“Can you tell me when the next bus is due? I can’t see the electronic display”, said a lady to me. I can’t always read the display either but this Monday morning, the light was just right for my funny eyes. I have Nystagmus.
So I was happy to tell the woman at the bus stop that a number 57 was due in two minutes. In fact, it drove around the corner as we were speaking and she bustled on board. Sadly that robbed me of the chance to strike up a conversation about neither of us being able to see very well.
How many of us are vision impaired was very much on my mind that January morning. I was on my way to the Sight Life office in Jones Court, a stone’s throw from Cardiff Castle. I’d just taken over as Chair of trustees and this would be my first time trying to make sure we got through the agenda and everyone felt they’d had their say.
I’ve been a Sight Life trustee on and off for 20 years and involved in other charities for even longer. So I knew what to expect. We had to sign off the budget for the year ahead, check that everything was running smoothly and that – as far as we and our very dedicated staff could tell – there were no nasty surprises lurking on the horizon. Fortunately, all seemed well.
We’ve already helped more than 3,000 people in the last nine months, putting us comfortably ahead of our target for the year. “Helping” can come in many different forms. An obvious one is Ruth, our Eye Clinic Liaison Officer (ECLO) in Cardiff’s Heath Hospital, who supports hundreds of people every year when they get the devastating news that their sight is deteriorating and there’s probably no medical fix.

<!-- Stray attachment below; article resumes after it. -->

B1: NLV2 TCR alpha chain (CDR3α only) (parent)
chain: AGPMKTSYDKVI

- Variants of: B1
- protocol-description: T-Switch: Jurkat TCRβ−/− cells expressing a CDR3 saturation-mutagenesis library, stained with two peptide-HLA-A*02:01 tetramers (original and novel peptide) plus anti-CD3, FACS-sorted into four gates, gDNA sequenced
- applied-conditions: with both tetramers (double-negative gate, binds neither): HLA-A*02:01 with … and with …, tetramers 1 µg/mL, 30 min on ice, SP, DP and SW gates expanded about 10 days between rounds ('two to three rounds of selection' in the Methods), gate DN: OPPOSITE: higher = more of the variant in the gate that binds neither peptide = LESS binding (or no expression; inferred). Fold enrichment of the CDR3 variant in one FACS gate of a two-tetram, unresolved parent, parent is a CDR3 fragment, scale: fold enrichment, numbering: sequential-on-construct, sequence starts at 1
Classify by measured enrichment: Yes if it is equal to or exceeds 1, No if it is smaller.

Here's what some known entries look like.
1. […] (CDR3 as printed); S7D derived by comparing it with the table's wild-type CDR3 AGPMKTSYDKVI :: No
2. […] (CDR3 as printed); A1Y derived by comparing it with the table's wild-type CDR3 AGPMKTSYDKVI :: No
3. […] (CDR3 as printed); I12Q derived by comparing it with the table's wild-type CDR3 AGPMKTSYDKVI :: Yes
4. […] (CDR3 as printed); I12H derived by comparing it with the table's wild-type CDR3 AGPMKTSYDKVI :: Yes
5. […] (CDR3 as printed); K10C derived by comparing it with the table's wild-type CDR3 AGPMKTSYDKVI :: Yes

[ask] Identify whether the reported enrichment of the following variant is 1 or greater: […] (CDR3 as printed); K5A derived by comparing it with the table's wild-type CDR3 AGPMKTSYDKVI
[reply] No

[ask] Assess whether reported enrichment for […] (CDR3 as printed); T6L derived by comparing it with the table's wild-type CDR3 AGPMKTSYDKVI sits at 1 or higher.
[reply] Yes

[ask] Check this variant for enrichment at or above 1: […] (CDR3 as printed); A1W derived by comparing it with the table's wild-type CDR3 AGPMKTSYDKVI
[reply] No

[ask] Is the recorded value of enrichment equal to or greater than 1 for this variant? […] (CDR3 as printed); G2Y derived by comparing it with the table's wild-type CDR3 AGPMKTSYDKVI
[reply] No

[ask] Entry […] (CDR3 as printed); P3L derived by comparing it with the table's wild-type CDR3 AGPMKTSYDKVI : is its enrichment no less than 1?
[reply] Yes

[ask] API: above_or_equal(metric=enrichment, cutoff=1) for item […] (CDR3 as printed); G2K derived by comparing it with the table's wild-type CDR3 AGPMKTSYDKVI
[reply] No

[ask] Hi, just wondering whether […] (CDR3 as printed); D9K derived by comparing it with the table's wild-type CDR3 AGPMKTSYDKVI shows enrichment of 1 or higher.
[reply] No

Helping also includes the social activities we organise, because having less or no vision often leads to loneliness, isolation and even depression. So our Zumba class and darts team in Swansea are vital to what we do. As, of course are all the activities we do in Rhondda Cynon Taf and the drama and photography groups in Cardiff. (I have to mention those because I’m a member of both and I’ll never hear the end of it if I leave them out).
Hopefully, all these activities – and possibly new ones – will continue as long as there is demand for them. With lots of charities fighting for not very much money though, it’s a very challenging time to provide the level of support we want to the number of people that need it. So, if Sight Life has helped you, make sure you tell others about it. The more positive publicity we get and the more people that donate, fundraise or leave a gist in their will, the more chance we have of being around to help people for another 150 years.
Finally, although the trustees’ meeting was over, my experience of being vision impaired wasn’t. On my way to catch the bus home, I popped into M&S to buy some milk and potatoes. At the check-out, I had to ask the cashier how much I owed. She pointed to the electronic display. It was too small and I couldn’t read it.